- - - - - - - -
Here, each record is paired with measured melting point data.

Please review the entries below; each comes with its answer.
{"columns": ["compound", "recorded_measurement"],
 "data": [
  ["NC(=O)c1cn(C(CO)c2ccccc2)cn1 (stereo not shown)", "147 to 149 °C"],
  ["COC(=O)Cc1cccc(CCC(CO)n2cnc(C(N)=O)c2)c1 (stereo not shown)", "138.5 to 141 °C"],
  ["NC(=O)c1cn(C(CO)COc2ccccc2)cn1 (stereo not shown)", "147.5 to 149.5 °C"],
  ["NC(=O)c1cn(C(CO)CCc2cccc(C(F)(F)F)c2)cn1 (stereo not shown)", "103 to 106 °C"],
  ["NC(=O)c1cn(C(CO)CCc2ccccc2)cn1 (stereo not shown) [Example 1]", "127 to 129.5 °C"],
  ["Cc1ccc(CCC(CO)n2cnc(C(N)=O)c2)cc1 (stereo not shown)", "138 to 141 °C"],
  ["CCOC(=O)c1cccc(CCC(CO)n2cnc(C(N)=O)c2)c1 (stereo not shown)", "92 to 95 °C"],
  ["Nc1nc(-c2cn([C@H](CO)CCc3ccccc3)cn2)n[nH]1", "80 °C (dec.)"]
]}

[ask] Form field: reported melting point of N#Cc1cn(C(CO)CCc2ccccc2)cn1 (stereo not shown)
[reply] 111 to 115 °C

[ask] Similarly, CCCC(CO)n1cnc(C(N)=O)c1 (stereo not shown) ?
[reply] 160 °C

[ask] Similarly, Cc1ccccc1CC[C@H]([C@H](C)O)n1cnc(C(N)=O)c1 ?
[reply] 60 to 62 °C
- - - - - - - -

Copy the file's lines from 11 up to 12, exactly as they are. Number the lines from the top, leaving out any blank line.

  ["CCOC(=O)c1cccc(CCC(CO)n2cnc(C(N)=O)c2)c1 (stereo not shown)", "92 to 95 °C"],
  ["Nc1nc(-c2cn([C@H](CO)CCc3ccccc3)cn2)n[nH]1", "80 °C (dec.)"]